Now, unlikely most grant makers are going to do that for us. But that is why our team calls it a mock review. I know other organizations and teams that call it peer review. But reviewing an application against the guidelines, against the scoring criteria before we submit. That is mimicking your stakeholder. And so, that activity of a mock review, of a peer review doing that work before you submit, that, you could use the label of a sprint review. You might say, “We were already doing that.” And I would say, “High five! You have found value in something that is technically an event in the Scrum framework. Great. No need to give it that label. But also, you're working in an Agile way, which makes me so excited.

One last event, if we're thinking about the Scrum framework, coming together as a team to think about in our last set period of time, so the last week, two, three, or four that we worked together, what went well in the way we worked together? What didn't go quite as well as we would have hoped, or as we had planned in the way we work together? And do we have one hypothesis for what we could do to make us better, faster, even happier as a team?

In the Scrum framework, this is called the Kaizen. This is different from a post mortem because it is not tied to the end of a grant submission. It doesn't have to be that we have this conversation only after something gets submitted. You can have it at different times during our year. What we want to do is think as a team, not just us. What are the ways our process for how we work together could be stronger? Pick just one so we know if that variable has a positive impact on the way we work together or not.

And then when we reflect on it later, say, “Keep it or not? Did the process change help us or not?” This is called a retrospective, frankly, of the five Scrum events. It is absolutely my favourite. This event, asking your questions, these questions of your team regularly, is what makes teams achieve twice the impact in half the time, twice the work in half the time. It is this event.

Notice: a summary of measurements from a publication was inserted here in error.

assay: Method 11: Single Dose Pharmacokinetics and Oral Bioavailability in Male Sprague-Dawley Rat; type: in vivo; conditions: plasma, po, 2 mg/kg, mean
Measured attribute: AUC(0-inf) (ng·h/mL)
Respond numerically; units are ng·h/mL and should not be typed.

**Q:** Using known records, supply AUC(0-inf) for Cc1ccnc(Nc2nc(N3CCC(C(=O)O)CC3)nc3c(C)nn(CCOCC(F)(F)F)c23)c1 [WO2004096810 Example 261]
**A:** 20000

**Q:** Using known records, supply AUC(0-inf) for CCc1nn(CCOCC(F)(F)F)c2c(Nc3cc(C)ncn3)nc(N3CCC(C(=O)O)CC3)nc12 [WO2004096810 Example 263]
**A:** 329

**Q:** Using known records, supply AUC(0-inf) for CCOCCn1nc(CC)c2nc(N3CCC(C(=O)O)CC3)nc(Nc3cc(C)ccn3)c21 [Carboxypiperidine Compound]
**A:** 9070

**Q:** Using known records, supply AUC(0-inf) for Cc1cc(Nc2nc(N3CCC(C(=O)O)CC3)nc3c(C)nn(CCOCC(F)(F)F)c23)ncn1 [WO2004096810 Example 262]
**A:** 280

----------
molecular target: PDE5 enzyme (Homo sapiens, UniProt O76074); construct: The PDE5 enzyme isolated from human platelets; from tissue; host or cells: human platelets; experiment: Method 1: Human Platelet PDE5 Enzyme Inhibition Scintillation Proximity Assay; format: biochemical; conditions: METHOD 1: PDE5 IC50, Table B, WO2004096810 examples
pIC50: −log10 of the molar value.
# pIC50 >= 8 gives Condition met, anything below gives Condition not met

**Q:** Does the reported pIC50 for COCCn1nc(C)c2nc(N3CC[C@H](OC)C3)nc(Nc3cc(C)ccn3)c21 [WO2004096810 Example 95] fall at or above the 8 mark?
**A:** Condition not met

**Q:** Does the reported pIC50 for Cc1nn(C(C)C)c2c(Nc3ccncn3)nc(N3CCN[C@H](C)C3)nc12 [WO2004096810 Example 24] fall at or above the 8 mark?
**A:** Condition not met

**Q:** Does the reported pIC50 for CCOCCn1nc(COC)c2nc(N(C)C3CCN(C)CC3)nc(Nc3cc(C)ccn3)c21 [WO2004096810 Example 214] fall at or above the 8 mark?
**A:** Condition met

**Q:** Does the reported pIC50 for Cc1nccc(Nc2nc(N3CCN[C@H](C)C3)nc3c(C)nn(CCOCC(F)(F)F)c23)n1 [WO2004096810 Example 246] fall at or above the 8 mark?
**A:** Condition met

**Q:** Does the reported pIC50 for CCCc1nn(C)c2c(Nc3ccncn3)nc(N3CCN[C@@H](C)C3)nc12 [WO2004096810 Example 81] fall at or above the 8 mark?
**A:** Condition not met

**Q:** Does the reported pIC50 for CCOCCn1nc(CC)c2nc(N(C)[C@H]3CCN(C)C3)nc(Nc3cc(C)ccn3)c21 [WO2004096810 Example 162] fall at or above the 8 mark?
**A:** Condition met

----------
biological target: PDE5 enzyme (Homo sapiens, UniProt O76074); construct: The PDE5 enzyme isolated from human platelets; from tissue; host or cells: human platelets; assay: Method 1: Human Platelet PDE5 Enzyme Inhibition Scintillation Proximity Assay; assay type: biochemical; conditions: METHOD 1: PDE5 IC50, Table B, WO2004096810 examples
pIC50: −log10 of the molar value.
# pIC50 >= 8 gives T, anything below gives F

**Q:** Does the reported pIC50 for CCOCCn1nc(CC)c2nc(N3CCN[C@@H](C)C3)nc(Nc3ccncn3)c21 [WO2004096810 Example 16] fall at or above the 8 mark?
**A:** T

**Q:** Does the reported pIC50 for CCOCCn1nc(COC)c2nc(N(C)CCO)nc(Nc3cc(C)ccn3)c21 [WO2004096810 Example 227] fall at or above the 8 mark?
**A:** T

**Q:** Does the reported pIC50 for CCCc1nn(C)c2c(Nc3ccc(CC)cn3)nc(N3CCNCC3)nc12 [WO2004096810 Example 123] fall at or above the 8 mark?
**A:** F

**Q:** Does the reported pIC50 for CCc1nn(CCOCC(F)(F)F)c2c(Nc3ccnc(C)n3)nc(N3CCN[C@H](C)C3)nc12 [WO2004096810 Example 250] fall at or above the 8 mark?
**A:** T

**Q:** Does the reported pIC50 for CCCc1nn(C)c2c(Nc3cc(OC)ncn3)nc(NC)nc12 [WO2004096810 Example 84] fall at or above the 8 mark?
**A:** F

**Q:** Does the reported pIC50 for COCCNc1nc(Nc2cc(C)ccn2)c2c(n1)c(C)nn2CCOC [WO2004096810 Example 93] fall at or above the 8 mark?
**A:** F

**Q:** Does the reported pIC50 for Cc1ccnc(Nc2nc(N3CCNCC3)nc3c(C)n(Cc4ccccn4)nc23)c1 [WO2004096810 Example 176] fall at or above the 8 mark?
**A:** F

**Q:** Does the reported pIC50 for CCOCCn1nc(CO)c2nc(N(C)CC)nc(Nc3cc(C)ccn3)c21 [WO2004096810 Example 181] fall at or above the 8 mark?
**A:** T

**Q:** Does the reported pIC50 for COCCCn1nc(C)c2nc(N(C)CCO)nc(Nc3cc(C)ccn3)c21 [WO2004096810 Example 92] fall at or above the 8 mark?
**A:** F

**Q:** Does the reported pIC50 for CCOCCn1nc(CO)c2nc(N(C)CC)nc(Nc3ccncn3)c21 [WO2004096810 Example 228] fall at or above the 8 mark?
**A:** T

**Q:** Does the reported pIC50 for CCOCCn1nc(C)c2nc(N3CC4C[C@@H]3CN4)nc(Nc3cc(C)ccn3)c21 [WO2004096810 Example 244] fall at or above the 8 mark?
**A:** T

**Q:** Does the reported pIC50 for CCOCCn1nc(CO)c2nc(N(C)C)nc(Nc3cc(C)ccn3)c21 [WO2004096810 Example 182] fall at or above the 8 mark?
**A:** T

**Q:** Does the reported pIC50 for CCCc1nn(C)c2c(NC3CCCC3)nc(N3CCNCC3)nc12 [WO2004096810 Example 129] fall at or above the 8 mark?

So if you have not found something yet, where you're like, “I'd like to try that with my team,” I would ask you to consider this. We've got lots of information available for free about retrospectives. I'm super happy to talk about it more offline. Yeah, can you tell? It's like one of my favourite events. I love it. And so, that's why I want to tell you that there are awesome additional free resources. We have literally just started the conversation about Agile and Scrum. And depending on what got you most excited in today's conversation, what you wanted to learn more about, what your hypothesis was for, you might want to try. There are some great free resources that I wanted to make sure you were aware of. Yes, today's session, recording slides all coming to you so you can reference these later. No need to grab them all now.

But there are lots of ways that you can connect with other nonprofit professionals. Not just grant professionals, but nonprofit professionals, EDs, program directors, all roles who are thinking about Agile, who are thinking about Scrum, who are thinking about Kanban, who are thinking about these tools and how to best use them. And learning from each other is, I think, such a great joy for what's worked, what's not, and to try things in your organization.